Where do you add internal links from?
- Either the body of the article in a contextually relevant manner:
- Or include them in the “additional reading” section at the bottom of your blog posts:
The anchor you use for the internal links also “provides additional context” to what the pages are about, so don’t mind using about 80% exact match text for your internal links.
9. Build Backlinks to the Page
Do you know that the first ranking result tends to have 3.8x links than positions #2 to #10?
Getting external websites to link to the pages you want to increase search engine visibility for could be a game changer. This could be especially useful for the keywords that are highly competitive because your competitors could be fiercely building links to gain rankings.
Don’t shoot for quantity here, though — relevance is key. If you can get links through a couple of authoritative websites in your industry, it would suffice. Indeed, relying on existing relationships with websites that linked to you in the past also works because that also increases the page’s authority.
10. Build Links to Your Website
Besides backlinks, another important factor that influences search rankings is referring domains. It makes sense to keep working on upping that number by building relationships with new and relevant companies in your industry that can lead to links.
Tactics to consider for getting links are guest posting, creating thought leadership content, and building free software. Additionally, Joshua discusses a few link building techniques you can refer to, but the first step is always to create something worth linking to.
An increase in your site’s authority gives you a better chance to rank for high-competition keywords and increase SEO visibility across all the pages of your site.
11. Ensure a Great User Experience
Google has announced the release of the Page Experience update from May 2021, which encompasses the below-mentioned metrics to measure the user experience of a website:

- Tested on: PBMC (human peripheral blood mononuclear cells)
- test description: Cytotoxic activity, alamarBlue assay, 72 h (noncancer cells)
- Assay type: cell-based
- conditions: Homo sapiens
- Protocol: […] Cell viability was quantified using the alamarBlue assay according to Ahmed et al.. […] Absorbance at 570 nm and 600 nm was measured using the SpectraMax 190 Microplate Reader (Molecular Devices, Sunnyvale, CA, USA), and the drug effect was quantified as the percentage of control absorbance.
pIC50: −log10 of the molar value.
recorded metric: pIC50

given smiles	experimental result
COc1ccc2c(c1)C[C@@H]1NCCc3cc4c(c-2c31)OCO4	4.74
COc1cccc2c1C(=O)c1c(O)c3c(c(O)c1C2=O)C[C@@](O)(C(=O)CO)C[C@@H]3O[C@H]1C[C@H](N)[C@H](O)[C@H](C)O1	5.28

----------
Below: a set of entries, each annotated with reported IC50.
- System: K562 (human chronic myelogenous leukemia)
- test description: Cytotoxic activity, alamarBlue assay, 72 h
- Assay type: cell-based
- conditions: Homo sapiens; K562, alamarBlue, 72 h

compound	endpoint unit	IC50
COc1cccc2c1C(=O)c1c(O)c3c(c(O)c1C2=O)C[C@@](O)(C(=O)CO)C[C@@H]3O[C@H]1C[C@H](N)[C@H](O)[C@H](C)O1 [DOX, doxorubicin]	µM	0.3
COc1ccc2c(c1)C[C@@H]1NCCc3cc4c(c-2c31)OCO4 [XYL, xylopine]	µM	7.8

The company announcement mentions plans “to test showing a visual indicator that highlights pages in search results that have great page experience,” so check the Core Web Vitals (CWV) report in your search console to evaluate if you’re meeting the benchmarks for the above metrics.
In their study of 20K URLs, Screaming Frog found that merely 12% of sites on mobile and 13% on desktop passed the CWV test. Ensure compliance with CWV, and you can get the edge over competitors in SERPs — thereby increasing your search visibility.
Theoretically, you would like 100% SEO visibility — where you own all the first-page organic spots (including the sitelinks) for a target keyword.
In a real-world scenario, you might encounter two of your pages accumulating some precious SERP real estate for a target keyword, but that could lead to keyword cannibalization issues leading to dilution of links, rankings, and traffic. Consider the pinnacle SEO visibility to be around 35% to 40% for most keywords.
Next time when you experience a significant drop in your search engine visibility or simply want to proactively work on it, try one of the strategies in this article. It should mitigate some of those ranking problems.
June 9, 2021